Check the calendar and you’ll also find music gigs, seminars and lectures listed. What about a masterclass in photography for starters?
Take a look at the website to find out what’s on during your visit. Some of the events are free (as is admission to Somerset House), but you’ll have to cough up for others.
Read More: Cool Things to do in Covent Garden
Nothing says “summer in London” like open-air concerts. Bonus points if they’re held around a stunning venue like Somerset House’s Summer Series.
Each summer, Somerset House teams up with American Express to put on a calendar of raucous concerts across 11 action-packed evenings.
Although the 2019 lineup hasn’t been announced yet, if 2018 is anything to go by – it’s bound to be a banger. Last year the stage was graced by the likes of Jorja Smith, MGMT and The Roots.
The concerts are held in the expansive courtyard area of Somerset House. It’s pretty amazing to revel to the sounds of your current faves while in the shadow of one of London’s most historic buildings.
Tickets go on sale on March 11, and you’ll want to get in quick to grab tickets to one (or more) of the concerts.
Another of the most famous summer Somerset House events is Summer Screen, which sees the beautiful courtyard become London’s premier outdoor cinema.
Running for two weeks, the event sees the courtyard brimming with movie lovers from everyday Londoners (and visitors) to even a few famous faces.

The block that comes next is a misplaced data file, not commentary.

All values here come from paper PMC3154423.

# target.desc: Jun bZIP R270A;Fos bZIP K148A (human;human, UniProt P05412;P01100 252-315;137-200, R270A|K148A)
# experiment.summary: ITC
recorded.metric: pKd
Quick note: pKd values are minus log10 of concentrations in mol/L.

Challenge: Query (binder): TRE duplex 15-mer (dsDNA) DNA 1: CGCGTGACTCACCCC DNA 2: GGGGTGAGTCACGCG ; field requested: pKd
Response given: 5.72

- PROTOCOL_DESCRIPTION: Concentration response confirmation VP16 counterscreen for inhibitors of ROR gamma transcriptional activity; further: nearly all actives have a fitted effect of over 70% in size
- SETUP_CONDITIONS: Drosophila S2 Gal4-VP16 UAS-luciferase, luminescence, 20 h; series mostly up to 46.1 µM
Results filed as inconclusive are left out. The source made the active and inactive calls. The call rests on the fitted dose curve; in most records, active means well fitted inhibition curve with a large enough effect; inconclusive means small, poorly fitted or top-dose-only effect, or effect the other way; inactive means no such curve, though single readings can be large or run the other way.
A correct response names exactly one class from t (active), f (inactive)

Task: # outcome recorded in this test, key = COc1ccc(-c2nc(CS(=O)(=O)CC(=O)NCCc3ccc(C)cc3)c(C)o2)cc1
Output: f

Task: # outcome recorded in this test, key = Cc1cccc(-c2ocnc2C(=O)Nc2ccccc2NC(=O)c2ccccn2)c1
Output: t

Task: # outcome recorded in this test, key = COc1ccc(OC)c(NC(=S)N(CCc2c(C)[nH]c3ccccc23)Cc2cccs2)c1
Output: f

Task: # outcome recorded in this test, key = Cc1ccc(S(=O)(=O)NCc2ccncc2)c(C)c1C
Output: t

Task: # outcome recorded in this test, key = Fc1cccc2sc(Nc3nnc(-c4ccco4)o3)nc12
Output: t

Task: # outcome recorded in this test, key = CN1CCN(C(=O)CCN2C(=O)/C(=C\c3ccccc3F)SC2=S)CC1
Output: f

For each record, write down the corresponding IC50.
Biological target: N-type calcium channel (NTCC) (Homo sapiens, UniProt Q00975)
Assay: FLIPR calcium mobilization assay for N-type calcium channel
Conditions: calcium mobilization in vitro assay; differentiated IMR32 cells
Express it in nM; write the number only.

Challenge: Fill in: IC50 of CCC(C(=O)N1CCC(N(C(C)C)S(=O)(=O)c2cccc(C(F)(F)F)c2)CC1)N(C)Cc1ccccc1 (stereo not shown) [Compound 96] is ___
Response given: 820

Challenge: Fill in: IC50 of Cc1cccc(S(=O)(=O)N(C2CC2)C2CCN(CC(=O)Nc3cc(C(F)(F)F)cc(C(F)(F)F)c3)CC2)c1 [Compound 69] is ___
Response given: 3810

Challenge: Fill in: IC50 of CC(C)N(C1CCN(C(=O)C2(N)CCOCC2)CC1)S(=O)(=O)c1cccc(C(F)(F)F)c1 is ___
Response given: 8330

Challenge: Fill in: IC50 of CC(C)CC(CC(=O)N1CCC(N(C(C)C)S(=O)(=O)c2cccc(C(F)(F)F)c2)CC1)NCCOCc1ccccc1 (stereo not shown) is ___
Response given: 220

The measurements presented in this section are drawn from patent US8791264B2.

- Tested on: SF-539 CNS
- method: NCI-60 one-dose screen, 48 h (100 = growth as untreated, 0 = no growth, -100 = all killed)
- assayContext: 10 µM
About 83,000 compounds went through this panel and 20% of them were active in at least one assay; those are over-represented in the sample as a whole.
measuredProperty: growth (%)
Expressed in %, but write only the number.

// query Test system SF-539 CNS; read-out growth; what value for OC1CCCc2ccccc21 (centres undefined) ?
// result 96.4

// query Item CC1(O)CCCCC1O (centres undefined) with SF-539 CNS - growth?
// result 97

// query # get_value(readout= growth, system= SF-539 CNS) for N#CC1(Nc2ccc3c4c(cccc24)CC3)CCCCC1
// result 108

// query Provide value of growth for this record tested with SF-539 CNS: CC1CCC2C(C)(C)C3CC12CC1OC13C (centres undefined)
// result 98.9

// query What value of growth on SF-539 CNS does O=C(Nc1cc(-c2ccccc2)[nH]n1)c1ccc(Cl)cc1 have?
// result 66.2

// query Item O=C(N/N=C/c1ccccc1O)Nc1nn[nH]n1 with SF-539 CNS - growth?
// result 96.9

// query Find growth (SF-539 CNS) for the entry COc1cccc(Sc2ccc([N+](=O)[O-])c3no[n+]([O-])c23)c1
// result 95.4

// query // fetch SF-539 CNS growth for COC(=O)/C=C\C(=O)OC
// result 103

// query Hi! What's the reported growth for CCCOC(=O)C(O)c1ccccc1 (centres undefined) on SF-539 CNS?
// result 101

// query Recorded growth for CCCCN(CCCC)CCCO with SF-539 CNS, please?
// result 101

Last year, Oscar nominee Glenn Close even made an appearance, while Jodie Whittaker, star of Doctor Who, also shared some insider secrets about the entertainment industry.
The movies range from Oscar-worthy dramas through the feel-good children’s classics, so there’s something for everyone. The event is expected to run from August 8 – 21, with the calendar of movies released in May.
Skate at Somerset House
It’s not only in the summertime when Somerset House’s iconic courtyard is transformed into something spectacular. Each winter, the courtyard becomes a little slice of a winter wonderland, with its own skating rink.
Skate at Somerset House has become a winter “must do” in London, with anyone and everyone welcome to slide onto the ice. As soon as the huge Christmas tree arrives in the courtyard, Londoners know it’s almost time for the great freeze!